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En le voyant au loin s'abattre sur les eaux

Discussion in 'French-English Vocabulary / Vocabulaire Français-Anglais' started by lp_lover1990, Apr 12, 2007.

  1. lp_lover1990 Junior Member

    canada/english
    i have the literal meaning of the following sentence but it doesnt seem to make much sense as the words, in english would be all out of order so can i get some help?

    En le voyant au loin s'abattre sur les eaux
     
  2. geve

    geve Senior Member

    France, Paris
    France, French
    Hi lp_lover1990,

    There is only a literal meaning to this sentence. :) Unless you haven't shared all the text and something in the context makes you think there's a hidden metaphor... What have you got so far?
     
  3. Paf le chien

    Paf le chien Senior Member

    Soissons
    France-French (Paris)
    Litterally :

    "By seeing it/him/her crashing/falling onto the water in the farway".

    It is certainly not good English, but it gives you a starter...
     
  4. namyls Senior Member

    Brazil
    France
    Some more context would help ! At least, the whole sentence. I think there are different way to interpret it.
    A possibility could be:

    "Seeing him/it being destroyed on the water, [...]"
     
  5. lp_lover1990 Junior Member

    canada/english
    well its a stanza of a poem mill give he whole thing

    Lorsque le pélican, lassé-d'un long voyage,
    Dans les brouillards du soir retourne à ses roseaux,
    Ses petits affamés courent sur le rivage
    En le voyant au loin s'abattre sur les eaux
     
  6. geve

    geve Senior Member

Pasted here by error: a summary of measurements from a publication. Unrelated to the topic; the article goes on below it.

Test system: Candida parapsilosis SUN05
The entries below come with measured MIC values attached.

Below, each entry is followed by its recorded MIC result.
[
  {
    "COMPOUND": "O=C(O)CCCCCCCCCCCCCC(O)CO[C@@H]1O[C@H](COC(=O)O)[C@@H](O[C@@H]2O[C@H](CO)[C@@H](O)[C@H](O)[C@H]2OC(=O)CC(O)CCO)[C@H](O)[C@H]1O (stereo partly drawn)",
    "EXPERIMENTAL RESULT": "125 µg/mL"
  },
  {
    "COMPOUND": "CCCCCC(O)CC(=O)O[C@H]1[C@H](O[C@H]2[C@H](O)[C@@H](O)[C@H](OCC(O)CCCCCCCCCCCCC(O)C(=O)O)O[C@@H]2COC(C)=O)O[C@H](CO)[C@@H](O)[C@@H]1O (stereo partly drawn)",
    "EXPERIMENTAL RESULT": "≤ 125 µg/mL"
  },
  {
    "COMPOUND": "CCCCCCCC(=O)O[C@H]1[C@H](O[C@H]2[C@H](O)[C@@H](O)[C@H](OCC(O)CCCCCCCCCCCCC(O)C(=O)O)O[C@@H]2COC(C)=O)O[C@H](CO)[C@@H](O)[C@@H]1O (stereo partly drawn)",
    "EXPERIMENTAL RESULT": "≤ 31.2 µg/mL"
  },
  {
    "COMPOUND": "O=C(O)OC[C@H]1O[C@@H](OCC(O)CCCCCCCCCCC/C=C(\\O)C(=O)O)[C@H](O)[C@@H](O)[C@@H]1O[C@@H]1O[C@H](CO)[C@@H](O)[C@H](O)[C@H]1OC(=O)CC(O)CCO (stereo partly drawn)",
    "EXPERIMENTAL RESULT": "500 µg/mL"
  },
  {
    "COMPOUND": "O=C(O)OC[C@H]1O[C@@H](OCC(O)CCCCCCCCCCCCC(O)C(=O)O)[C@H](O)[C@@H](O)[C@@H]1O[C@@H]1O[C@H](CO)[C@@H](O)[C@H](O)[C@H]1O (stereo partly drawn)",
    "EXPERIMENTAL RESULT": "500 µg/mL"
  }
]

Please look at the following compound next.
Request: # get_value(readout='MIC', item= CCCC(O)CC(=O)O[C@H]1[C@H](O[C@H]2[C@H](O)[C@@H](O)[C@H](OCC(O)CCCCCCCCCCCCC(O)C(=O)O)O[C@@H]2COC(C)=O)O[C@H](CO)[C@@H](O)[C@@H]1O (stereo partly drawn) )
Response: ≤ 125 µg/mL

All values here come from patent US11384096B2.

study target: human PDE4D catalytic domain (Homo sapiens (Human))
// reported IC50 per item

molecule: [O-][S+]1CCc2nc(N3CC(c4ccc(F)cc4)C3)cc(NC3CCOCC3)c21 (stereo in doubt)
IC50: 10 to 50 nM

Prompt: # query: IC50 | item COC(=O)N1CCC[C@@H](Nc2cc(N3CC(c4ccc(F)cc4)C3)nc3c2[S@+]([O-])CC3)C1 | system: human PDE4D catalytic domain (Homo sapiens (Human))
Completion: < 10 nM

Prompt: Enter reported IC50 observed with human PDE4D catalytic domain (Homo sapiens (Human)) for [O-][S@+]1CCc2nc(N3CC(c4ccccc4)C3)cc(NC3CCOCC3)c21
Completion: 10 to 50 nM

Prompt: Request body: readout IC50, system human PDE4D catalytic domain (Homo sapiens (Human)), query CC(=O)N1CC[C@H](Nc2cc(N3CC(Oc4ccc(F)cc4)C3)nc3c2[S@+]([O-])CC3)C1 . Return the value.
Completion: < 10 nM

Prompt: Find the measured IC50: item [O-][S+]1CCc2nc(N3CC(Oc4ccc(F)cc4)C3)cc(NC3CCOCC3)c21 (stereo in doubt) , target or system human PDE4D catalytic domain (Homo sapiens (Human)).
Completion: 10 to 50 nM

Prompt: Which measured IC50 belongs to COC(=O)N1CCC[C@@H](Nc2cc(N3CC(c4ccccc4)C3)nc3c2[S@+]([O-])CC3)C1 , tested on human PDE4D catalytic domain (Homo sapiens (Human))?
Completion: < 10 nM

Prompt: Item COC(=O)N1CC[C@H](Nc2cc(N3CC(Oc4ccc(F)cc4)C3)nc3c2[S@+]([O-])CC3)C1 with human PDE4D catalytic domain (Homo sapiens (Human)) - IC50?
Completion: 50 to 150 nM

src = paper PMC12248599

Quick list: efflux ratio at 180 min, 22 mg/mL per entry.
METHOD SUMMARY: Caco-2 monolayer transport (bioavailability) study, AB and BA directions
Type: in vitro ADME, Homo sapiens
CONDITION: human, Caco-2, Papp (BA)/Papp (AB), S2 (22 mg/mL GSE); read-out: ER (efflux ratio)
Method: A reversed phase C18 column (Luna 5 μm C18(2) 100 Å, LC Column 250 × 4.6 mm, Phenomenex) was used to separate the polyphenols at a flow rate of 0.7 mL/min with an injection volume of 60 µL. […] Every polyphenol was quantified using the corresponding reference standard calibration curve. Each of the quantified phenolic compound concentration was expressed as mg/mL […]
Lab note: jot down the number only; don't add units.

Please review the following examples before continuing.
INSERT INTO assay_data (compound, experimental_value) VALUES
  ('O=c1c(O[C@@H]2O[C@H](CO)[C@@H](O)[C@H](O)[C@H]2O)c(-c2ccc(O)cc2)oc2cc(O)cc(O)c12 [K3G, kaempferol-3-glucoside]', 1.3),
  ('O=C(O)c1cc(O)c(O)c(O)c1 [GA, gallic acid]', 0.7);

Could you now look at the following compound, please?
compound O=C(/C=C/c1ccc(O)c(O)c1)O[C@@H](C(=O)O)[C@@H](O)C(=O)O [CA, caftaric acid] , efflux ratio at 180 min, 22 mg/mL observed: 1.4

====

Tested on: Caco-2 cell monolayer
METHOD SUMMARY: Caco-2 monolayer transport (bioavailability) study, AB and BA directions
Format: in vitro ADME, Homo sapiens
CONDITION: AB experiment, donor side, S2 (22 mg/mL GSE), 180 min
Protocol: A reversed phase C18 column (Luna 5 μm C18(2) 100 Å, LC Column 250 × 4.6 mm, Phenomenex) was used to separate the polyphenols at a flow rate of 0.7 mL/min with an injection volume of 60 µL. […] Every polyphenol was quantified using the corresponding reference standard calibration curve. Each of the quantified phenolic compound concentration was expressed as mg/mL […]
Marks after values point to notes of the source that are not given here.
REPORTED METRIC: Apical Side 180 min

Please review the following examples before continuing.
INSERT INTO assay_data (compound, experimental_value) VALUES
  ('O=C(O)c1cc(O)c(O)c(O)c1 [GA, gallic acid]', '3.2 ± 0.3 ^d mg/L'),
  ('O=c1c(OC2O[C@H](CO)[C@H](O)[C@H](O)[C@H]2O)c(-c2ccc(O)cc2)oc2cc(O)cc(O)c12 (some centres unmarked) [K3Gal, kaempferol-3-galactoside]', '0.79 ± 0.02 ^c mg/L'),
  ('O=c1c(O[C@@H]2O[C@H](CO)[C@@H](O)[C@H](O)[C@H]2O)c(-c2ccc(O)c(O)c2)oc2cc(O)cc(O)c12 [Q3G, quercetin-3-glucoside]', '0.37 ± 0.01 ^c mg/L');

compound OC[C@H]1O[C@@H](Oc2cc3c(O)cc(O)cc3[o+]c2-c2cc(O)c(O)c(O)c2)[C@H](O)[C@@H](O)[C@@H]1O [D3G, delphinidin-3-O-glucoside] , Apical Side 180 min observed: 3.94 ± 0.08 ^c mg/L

France, Paris
    France, French
    Could swoop down fit? when they see him/it swoop down on the water?
     
  7. lp_lover1990 Junior Member

    canada/english
    i could try that thanks geve :)
     
  8. Paf le chien

    Paf le chien Senior Member

    Soissons
    France-French (Paris)
    Musset : Allégorie du Pélican

    Absolument superbe !

    Je n'oserais même pas m'essayer une seule seconde à le traduire ;)
     
  9. nhat Senior Member

    France
    france
    oui ca a l'air bien
    il y a aussi "land on the water" je crois
     
  10. Paf le chien

    Paf le chien Senior Member

    Soissons
    France-French (Paris)
    As I said, I won't try to even think to translate Musset...

    But as I can understand, it plunges to get fishes. So wouldn't it be rather :

    "when they see him/it swoop down into the water?"
     
  11. nhat Senior Member

    France
    france
    et "au loin" on le rend comment ?

    when they see him swoop down into the water in the distance ?
     
  12. timboleicester

    timboleicester Senior Member

    Paris
    English - UK
    I agree, beautiful poem which has given me the desire to read some more.

    The pelican is returning to it's young after a day away...you can see it's huge wings thrashing the water as it comes in to land (on the water) So I would use that for "s'abattre"

    Gives the flavour of a struggle at least.
     
  13. Paf le chien

    Paf le chien Senior Member

    Soissons
    France-French (Paris)
    Now that you say, I remember it better.

    The Pelican comes back with no food, hurt and tired. The youg think it is back with food, but it has nothing to eat, so it will give them his own body... Both beautiful and awful :(

    So you are perfectly right : it just lands onto the water, not into it.

    But as it is very tired, it does it very suddenly and quickly, which is well rendered by "s'abattre", which is sudden.

    You know, I learnt this poem at school, so it's a little bit old in my memory :)
     

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